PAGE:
120 Labs for Cisco CCNA 200-125 and CCENT Exams

Lab 115: Implementing IPv6 Addressing

IPv6 is the next generation of IPv4 IP addressing scheme. IPv6 addressing supports more addresses and security features than IPv4 IP addressing scheme. Most of the people think that configuring IPv6 addresses is difficult than IPv4. However, trust me, once you become familiar with the IPv6 you will find that configuring IPv6 addressing is lot easier than IPv4. However, some of the IPv6 concepts are really difficult to understand in the beginning. But if you have passion to learn nothing can stop you.

For the key features, ranges, types and other IPv6 concepts, visit the following link and understand each and everything you need to know before to enroll for the CCNA exam.

In this lab exercise, we will demonstrate how to configure IPv6 on Cisco routers using both the static and auto-configuration methods. The following figure shows the differences between IPv4 and IPv6 IP addresses.

 

 Feature  IPv4  IPv6
 Address length  32-bits, divided in to 4 octets 128-bits, divided in to 8 blocks
Address format Decimal (0-9) Hexadecimal (0-9, A-F)
Separation of octets/ blocks By period (.) By colon (smile
Total available addresses 4.3 billion 36 trillion
Local subnet group management Internet Group Message Protocol (IGMP) Multicast Listener Discovery (MLD)
Auto configuration Does not support Support
Type Unicast, Multicast, and Broadcast Unicast, Multicast, and Anycast
IP to MAC resolution Broadcast (ARP) Multicast Neighbor Solicitation
Network ID notation Subnet mask and CIDR Prefix notation
Example 192.168.1.100
255.255.255.0
(192.168.1.100/ 24)
2001: 0123: aabb:ccdd:: 1

To configure IPv6 addresses, we will use the following topology. Take a deep look at the following topology and understand how the routers are connected and what IP address ranges we are going to implement.

Create the preceding topology and connect all the routers to each other in Cisco Packet Tracer. In this lab exercise, we will first configure manual IPv6 addressing and then we will explain how to configure IPv6 addresses using the Auto-configuration feature.

Manual Configuration of IPv6 Addressing

1.  On Router1 configure the following IPv6 address:

Address: 2001: abcd: 0123: 1:: 1/ 64 
Method: manual 
Interface: fa0/ 0

2.  To configure the preceding IPv6 address, execute the following commands on Router1:

Router( config)# hostname Router1 
Router1( config)# ipv6 unicast-routing 
Router1( config)# interface fa0/ 0 
Router1( config-if)# ipv6 address 2001: abcd: 0123: 1:: 1/ 64 
Router1( config-if)# no shut 
Router1( config-if)# exit

3.  On Router2, configure the following IPv6 address:

Address: 2001: abcd: 0123: 1:: 2/ 64 
Method: manual 
Interface: fa0/ 0

4.  To configure the preceding IPv6 address, execute the following commands on Router2:

Router( config)# hostname Router2 
Router2( config)# ipv6 unicast-routing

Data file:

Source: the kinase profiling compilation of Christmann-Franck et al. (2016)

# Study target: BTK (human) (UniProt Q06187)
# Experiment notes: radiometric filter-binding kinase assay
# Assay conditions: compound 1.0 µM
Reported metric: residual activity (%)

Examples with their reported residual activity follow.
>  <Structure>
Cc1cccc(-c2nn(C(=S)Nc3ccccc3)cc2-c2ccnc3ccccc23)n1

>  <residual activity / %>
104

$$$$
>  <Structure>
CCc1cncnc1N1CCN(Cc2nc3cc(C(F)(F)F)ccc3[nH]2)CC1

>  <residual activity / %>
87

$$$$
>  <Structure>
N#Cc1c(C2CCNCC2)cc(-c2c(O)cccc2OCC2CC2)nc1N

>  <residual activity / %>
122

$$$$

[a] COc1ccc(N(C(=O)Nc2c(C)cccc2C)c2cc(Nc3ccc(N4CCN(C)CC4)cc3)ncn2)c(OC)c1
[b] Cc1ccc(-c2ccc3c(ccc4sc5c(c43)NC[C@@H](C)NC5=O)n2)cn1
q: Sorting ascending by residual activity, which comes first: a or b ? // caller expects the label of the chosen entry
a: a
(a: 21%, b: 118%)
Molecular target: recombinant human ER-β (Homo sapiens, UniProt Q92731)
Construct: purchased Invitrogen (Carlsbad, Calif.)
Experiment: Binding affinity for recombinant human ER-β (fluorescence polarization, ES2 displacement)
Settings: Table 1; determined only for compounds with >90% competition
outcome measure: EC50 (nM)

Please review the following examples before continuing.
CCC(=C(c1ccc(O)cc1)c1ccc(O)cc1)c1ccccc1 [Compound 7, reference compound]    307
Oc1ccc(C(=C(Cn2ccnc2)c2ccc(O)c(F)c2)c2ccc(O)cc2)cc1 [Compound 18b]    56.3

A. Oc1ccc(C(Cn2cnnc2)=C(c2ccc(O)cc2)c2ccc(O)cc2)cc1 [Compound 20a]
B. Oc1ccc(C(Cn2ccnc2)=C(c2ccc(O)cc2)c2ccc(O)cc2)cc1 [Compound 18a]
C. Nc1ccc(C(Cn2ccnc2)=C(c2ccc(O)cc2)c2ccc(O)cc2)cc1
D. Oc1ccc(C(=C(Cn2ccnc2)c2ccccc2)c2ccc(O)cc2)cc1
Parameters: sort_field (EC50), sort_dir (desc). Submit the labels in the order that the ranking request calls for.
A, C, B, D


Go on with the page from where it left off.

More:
Router2( config)# interface fa0/ 0 
Router2( config-if)# ipv6 address 2001: abcd: 0123: 1:: 2/ 64 
Router2( config-if)# no shut 
Router2( config-if)# exit 
Router2( config)# exit 
Router2# show ipv6 interface brief

Configuring IPv6 Autoconfig Addressing

In the previous task, you have configured IPv6 addresses on Router1 and Router2 using the manual method. However, there is one more method that allows you configure IPv6 addresses automatically. In this task, we will explain how to configure IPv6 address between Router2 and Router3 using auto-configure feature.

For this, on Router2, first you need to define a subnet within which the Autoconfig feature will configure an IPv6 address on the fa0/ 1 interface of Router3, automatically. In this exercise, we will use the following IPv6 subnet:

2002: abcd: 0123: 1::/ 64

1.  Configure an IPv6 address on the fa0/ 1 interface of Router2

Router2( config)# ipv6 unicast-routing 
Router2( config)# interface fa0/ 1 
Router2( config-if)# ipv6 address 2002: abcd: 0123: 1:: 1/ 64 
Router2( config-if)# no shut 
Router2( config-if)# exit

2.  Now, move on Router3, execute the following commands to generate an automatic IPv6 address on the fa0/ 1 interface.

Router( config)# hostname Router3 
Router3( config)# ipv6 unicast-routing 
Router3( config)# interface fa0/ 1 
Router3( config-if)# ipv6 address autoconfig 
Router3( config-if)# no shutdown 
Router3( config-if)# exit 
Router3( config)# exit

3.  Verify that a new IPv6 address is configured on Router3, automatically, within the subnet you defined on the interface fa0/ 1 of Router2.

Router3# show ipv6 interface brief

Testing IPv6 Configuration

1.  To verify the connectivity between routers on the network, type the following commands on Router3:

Router3# ping 2002: abcd: 123: 1:: 1

Note: You should be able to communicate to Router2, because its fa0/ 1 interface IPv6 address is configured within the same subnet.

Router3# ping 2001: abcd: 123: 1: 1

Note: You should not be able to communicate to Router1, because its fa0/ 0 interface IPv6 address is configured in the different subnet, and we have not configured IPv6 routing yet.

Saving Network Topology

Now, you have configured IPv6 addresses on all the routers. Since we have still need to perform a lot of IPv6 routing exercises, hence we will save this configuration to perform the next exercises. For this, save the configuration on each router and also save the network topology name it as IPv6 Topology.

1.  To do so, run the copy running-config startup-config command one each router.

2.  On the Packet Tracer console, click File, select Save As.

3.  In the File name text box, type IPv6 Topology, and then click Save.

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